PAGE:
Pacific News Minute: Prime Minister Manasseh Sogavare Ousted in Solomon Islands

Nov 7, 2017

Manasseh Sogavare with Australian High Commissioner Andrew Byrne in 2014.
Credit Wikimedia Commons

There will be a new government in the Solomon Islands. Yesterday, Prime Minister Manasseh Sogavare was defeated in a vote of no confidence amid allegations of corruption, nepotism and failure to consult with his colleagues. We have more from Neal Conan in today’s Pacific News Minute.

In an impromptu address to an audience of young people in Honiara last month, Manasseh Sogavare recalled that he dropped out of school after a teacher called him “Mr. Nobody.” His first job was to make tea and clean toilets for British Colonial officials.

“You’re not Mr. Nobody,” he declared. "And if some of us can rise from making tea and cleaning toilets, you can do anything.”

Sogavare, now 62, served a brief term as prime minister in 2000, then another in 2006 – both amid the violence that locals call “The Tensions.” It took an Australian lead force called RAMSI to restore order. At the time, Sogavare bitterly opposed what he regarded as neocolonial interference. Elected Prime Minister again in 2014, Sogavare presided over the final withdrawal of Ramsi earlier this year, which he then praised as “divine intervention.”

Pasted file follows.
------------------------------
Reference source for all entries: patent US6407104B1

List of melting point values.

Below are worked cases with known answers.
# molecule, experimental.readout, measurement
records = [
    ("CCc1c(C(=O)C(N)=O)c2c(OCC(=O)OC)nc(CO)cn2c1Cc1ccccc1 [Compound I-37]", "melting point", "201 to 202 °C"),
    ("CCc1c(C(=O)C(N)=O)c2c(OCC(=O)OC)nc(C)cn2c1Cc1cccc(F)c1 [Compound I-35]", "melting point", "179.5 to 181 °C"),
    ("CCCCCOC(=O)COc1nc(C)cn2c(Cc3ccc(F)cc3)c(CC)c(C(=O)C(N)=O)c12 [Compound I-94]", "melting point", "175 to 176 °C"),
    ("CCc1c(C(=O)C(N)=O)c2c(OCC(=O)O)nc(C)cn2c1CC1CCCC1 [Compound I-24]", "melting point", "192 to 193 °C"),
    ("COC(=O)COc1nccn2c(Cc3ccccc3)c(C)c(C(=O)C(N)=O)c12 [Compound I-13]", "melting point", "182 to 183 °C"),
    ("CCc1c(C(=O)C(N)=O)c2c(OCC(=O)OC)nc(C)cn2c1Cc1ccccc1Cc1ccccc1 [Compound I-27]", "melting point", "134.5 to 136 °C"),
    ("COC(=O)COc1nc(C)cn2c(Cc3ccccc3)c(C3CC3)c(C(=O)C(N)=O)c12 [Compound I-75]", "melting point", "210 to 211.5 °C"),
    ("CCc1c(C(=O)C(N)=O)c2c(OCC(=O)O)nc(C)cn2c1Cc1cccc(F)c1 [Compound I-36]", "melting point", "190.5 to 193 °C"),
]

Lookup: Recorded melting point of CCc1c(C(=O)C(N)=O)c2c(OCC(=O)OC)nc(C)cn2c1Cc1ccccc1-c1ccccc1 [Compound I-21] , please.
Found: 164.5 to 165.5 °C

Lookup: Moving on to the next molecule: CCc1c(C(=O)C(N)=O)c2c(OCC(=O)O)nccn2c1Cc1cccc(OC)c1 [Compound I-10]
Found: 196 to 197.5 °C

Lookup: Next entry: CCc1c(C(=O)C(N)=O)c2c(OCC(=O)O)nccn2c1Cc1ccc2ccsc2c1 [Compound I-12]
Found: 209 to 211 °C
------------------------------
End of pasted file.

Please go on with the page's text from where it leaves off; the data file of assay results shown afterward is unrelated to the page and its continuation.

The Prime Minister allegedly took a five million dollar bribe in exchange for a contract to a Chinese telecoms giant to build an undersea cable to Australia. He denied it.

In Parliament on Monday, his critics charged less extravagant forms of corruption, including the appointment of family members to government posts, and many complained that Sogavare had stopped listening to them. Opposition leader Derek Sikua said, “My greatest sadness is that all too often, the prime minister sees fit to lower himself to submit to advice from individuals with dubious character.”

Sogavare lost the vote 27-23, half of his own party voted with the opposition.